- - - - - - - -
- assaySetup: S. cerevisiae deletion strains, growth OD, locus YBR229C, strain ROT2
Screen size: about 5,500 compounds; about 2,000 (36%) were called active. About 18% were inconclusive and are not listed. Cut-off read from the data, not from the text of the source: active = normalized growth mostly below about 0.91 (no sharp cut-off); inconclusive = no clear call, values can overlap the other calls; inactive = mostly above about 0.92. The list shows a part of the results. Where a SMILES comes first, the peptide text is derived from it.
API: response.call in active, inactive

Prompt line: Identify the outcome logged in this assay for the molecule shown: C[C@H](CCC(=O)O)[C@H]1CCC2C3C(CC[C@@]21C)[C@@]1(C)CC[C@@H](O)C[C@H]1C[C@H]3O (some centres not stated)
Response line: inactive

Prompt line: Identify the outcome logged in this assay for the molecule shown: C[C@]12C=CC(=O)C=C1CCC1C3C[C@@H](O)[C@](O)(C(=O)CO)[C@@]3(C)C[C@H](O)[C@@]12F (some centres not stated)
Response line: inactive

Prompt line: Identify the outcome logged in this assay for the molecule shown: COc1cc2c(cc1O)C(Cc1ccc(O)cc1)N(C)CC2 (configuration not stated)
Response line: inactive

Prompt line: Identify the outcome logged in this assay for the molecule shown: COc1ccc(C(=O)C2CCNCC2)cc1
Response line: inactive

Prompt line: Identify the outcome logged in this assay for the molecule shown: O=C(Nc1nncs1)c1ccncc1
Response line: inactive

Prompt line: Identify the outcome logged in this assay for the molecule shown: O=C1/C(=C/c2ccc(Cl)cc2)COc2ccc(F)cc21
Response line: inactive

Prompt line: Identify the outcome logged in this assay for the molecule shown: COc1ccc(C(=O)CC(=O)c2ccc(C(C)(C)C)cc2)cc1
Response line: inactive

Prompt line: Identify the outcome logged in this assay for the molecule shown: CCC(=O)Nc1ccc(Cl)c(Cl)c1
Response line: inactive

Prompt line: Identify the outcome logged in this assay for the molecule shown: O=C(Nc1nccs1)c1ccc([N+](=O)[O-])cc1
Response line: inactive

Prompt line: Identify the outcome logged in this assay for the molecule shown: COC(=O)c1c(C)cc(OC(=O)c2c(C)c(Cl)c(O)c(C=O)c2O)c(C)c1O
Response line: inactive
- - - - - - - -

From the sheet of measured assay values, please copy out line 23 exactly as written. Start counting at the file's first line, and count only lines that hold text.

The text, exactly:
Response line: inactive